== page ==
I don’t know about you, but I have a reverence for books. I love them. I read at least a book a week. I hang out in bookstores just to soak up the atmosphere. I follow authors on social media, and frequently I buy products and services they’re selling.
And I’m not alone.
Millions of books are published every year—millions!
Some of them are wildly successful marketing strategies for smart entrepreneurs like coaches, speakers, and other experts.
Have you ever wondered that?
Why are authors are so special?
What’s the big deal about writing a book?
Why do books have the power to drive traffic to websites and local retail stores?
I’ve been thinking about this for a while, and I’ve come to the conclusion that it’s the perfect storm of childhood conditioning that’s happened generation after generation.
Think about it, as children…
1. We learned that reading is important:
The first really important “big person” job we’re given as children is learning how to read. And whether you succeeded at that task or struggled with it, you knew it was important. Your parents, your teachers, all the major authority figures in your life stressed the importance of reading books at some point. Maybe you had a favorite bedtime story. Maybe you enjoyed curling up with Stephen King or J.K. Rowling. Or maybe you were a Goosebumps kid. It makes sense that somewhere deep down we have a reverence for the written word.
2. We learned that authors are special:
Why do we still know the name William Shakespeare? This dude who lived hundreds of years ago—what makes him so special? He’s an author.
And how about Socrates or Dr. Seuss, what’s the big deal about them?
We learn from childhood that authors are special. Teachers make us learn their names and memorize their words for tests.
3. We learned that books have the answers:
All through school, we were given text books and told to study them. If we wanted to pass the test, we needed to look at the book for the answers. If we had a question, we were told “look it up in the book”. If we had a problem, we could count on a self-help book to provide at least a clue to the solution. Books have the answers we need.
4. We learned that writing is hard:
Now, think forward a little to your high school and college years. Did you dread writing papers? Even if you loved to read, did you love to write? Whether you got As on every paper or they all came back covered in red marks, writing was a task.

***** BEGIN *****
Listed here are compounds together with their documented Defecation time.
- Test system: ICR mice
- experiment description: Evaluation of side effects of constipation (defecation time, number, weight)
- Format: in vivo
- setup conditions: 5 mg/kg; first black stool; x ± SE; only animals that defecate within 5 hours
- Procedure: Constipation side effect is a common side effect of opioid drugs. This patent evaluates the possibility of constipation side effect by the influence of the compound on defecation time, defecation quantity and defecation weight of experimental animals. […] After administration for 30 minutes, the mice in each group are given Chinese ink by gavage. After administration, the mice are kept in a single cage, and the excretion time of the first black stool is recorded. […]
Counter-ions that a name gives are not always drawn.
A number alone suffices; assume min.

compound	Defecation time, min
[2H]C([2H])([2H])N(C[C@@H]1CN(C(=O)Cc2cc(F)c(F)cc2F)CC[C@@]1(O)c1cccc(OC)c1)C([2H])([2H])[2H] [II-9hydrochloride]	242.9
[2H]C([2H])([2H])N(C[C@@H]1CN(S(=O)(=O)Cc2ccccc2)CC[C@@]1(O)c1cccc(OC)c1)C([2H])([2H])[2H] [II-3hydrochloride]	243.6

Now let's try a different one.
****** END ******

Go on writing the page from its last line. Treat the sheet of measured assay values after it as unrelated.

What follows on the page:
A graded assignment. Something that was judged.
No matter how hard we worked, or how great the paper was, there was always something written in red ink that told us it wasn’t quite good enough.
School taught us that writing is hard.
When you look at it this way, it makes sense that many of us feel like writing is a burden. It’s a big deal. If you struggled to write a twenty-page paper in college, how in the world are you going to write a two-hundred-page book?
With these four pieces of conditioning in our belief systems, it’s only natural to feel like writing a book is for other people, not you.
It’s understandable if you think you can’t do it, that it’s too hard. (Even if you’ve never tried!)
And that’s good news for your business…
Because your competitors probably have the same beliefs…
They won’t write a book, because they think they can’t…
But I know you can!
You can because you have a unique message to share…
You can because your business helps people do something cool, or overcome a major pain…
And you’re a do-er. You don’t let obstacles stop you.
Am I right?
So, take a moment right now to thank your parents, grandparents, and even your English teachers for creating that perfect storm of conditioning…
Because that conditioning is why books work so well as marketing tools. Your readers know you (the author) are special, and your book has the answers they need.
And then take another moment to decide you’re not going to buy in to this whole “writing books is too hard” nonsense.
I believe in you.
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